SRAM brings in their system from their mechanical RED groupset. The eTap system is made to imitate sequential shifters on race cars. Rather than requiring two arms beneath the brake lever to shift like the Campagnolo and Shimano, it uses one arm.
If you want to shift to higher gears, the right-hand shifter will do the trick, while the left-hand shifter does the same for lower gears.
To shift the front derailleur, you must shift right and left simultaneously. Additional shifting buttons are also provided.
SRAM’s RED eTap system provides a 1,000km range using two convertible batteries found on each derailleur. This makes SRAM eTap very easy to install and doesn’t require special features for wires.
The Campagnolo EPS system is comparable to Shimano’s in the way that the wires go from the shifters through a junction box and then onto a battery before going to the derailleurs. The battery can either be fixed to the frame, near the bottom bracket or bottom cage, or internally in the seat tube. Campagnolo EPS is entirely waterproof. As a result, its shift delivery is smooth and fast, with its powerful, long-lasting battery giving over 1,200 miles with just one charge.
Campagnolo’s Electronic Power Shift, or EPS, is their electronic groupset system. It uses Campagnolo’s ergonomic drop shifters, with a single paddle lever near the brake lever and the second shift lever near your thumb on the side of the hoods.
It's a component of the Record EPS, Chorus EPS, and Super Record EPS. To effect the shifts, it uses Shimano Di2-type wires to do this.
Tips on how to maintain your electronic shifter bike
While using your electronic bike, you should be mindful of sharp tools that could damage electrical wiring and take care even with everyday tasks like re-wrapping the handlebar tape.
For example, if the E-Tube wiring is under friction along the handlebar when the tape flattens, it can pull on the strap just enough to shoot the E-Tube connector out.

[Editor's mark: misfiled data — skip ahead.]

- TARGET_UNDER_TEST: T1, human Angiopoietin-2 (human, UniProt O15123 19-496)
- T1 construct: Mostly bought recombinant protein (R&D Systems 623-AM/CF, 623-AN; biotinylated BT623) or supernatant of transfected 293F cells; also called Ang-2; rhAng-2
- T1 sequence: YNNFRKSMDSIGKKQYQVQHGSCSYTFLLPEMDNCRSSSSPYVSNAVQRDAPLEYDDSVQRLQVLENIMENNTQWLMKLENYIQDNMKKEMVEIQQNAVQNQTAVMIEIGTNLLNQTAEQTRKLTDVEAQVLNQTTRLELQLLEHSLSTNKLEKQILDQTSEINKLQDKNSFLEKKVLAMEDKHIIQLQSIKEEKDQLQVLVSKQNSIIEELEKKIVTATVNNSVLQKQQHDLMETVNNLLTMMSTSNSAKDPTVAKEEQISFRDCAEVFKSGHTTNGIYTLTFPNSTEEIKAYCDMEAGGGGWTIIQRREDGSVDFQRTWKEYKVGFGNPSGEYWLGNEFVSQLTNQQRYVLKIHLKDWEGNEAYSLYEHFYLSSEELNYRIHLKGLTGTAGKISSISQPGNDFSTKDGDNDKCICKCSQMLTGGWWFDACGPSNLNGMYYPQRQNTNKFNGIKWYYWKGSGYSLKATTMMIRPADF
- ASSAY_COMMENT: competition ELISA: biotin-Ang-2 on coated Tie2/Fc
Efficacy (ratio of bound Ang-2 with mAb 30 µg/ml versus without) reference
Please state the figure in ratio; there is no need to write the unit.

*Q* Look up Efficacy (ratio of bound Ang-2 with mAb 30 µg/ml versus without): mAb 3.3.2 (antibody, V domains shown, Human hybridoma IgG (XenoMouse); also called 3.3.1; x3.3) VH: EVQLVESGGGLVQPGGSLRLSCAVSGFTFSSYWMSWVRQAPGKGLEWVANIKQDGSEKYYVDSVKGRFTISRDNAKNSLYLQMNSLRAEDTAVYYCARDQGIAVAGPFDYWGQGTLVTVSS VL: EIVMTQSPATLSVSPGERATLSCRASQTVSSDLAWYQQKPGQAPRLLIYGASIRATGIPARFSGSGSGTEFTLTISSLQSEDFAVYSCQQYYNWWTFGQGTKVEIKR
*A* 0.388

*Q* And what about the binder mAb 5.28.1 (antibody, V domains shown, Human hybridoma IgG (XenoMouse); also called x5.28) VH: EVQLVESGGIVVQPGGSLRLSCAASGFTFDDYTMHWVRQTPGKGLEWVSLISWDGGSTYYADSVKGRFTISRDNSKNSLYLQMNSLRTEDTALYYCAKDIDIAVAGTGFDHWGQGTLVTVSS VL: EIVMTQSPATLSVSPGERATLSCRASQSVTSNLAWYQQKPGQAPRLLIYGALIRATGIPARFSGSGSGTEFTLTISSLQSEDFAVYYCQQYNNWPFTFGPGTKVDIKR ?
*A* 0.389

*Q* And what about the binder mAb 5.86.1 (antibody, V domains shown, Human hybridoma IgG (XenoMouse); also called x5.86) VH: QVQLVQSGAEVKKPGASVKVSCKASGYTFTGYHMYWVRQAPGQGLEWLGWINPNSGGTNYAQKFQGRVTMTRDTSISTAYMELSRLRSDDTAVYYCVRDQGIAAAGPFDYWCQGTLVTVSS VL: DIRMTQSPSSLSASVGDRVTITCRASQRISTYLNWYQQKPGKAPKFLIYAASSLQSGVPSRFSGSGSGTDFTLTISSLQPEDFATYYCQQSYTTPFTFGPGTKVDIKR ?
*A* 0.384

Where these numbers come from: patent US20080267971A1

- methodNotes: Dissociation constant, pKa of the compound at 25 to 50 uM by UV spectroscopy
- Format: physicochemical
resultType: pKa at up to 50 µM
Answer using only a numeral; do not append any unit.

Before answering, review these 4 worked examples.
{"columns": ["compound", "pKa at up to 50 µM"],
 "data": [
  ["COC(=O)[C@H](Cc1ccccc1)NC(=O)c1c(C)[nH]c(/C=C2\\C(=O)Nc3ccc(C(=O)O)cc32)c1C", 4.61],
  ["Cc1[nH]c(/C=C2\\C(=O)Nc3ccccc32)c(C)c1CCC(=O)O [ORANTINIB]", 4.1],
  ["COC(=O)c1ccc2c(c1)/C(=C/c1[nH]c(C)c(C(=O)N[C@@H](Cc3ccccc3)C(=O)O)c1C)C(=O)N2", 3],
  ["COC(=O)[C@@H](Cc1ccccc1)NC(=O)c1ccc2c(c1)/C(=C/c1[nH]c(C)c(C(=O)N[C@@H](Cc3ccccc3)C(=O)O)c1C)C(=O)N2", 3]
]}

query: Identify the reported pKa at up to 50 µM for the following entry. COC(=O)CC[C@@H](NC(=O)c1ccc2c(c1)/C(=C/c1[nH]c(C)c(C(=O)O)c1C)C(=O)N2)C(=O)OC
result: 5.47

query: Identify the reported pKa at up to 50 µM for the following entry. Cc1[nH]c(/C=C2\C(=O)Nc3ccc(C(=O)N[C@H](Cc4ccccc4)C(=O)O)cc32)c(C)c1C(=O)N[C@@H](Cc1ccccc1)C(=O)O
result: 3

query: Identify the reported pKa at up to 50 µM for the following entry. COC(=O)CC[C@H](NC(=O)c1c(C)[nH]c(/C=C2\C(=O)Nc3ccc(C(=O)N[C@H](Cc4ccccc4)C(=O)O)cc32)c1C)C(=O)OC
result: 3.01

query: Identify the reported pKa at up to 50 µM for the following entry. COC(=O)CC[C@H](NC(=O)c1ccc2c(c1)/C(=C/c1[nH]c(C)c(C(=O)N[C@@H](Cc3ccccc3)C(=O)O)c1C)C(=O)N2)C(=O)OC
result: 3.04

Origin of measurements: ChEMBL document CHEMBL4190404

Leave just a bit of stretch under the bars and double-check the rein connections to ensure they’re nuzzled.
Also, do not pull on the wires themselves. You won’t have to worry about spare wires if you're using SRAM, but if you’re using other remote “Blips” shifters, be careful when cutting handlebar tape so you don’t move the wires from the Blips to the shift lever connection.
While washing your bike, you have to avoid pressure washing generally. Still, if you've taken your muddy motorcycle to the car wash for cleaning, you should be careful about skipping the bottom bracket, handlebars, and derailleurs.
People who benefit from electronic bikes are;
Cycling enthusiasts will enjoy electronic shifting because these systems comprise some of the sport's newest and most advanced technology. Current electronic shifting systems feel incredibly improved. They are a pleasure to use.
Of course, the cost is a significant aspect for many people. If money isn’t an issue for you and you want electronic shifting, then why not
For instance, Sram’s eTap system reduces the number of shifting controls from 4 to 2. This system makes learning and remembering how to shift much easier, as it is very intuitive.
People living with disability
People living with disabilities will also benefit from using electronic shifting. The buttons are easier to actuate than mechanical shifters. The shifters can also be set in a way that makes them easier to reach.
Electronic drivetrains for mountain bikes are highly efficient in eliminating cable wear or corrosion. As a result, shift quality is not compromised, and you can enjoy your mountain bike with little maintenance.
Electronic shifting is a great alternative if you can afford it. Electronic shifting is the best option for you if you like neatly organized gear and aren’t interested in having cables lying all around in your motorbike dungeon.
Looking back at how bike gear shifting systems have evolved, you'll be surprised at how much pleasure and contentment it brings to all bikers out there. Not only did it change the state of the bike industry, but it also contributed to the growth and advancement of the transportation space.
Happy cycling to every biker out there!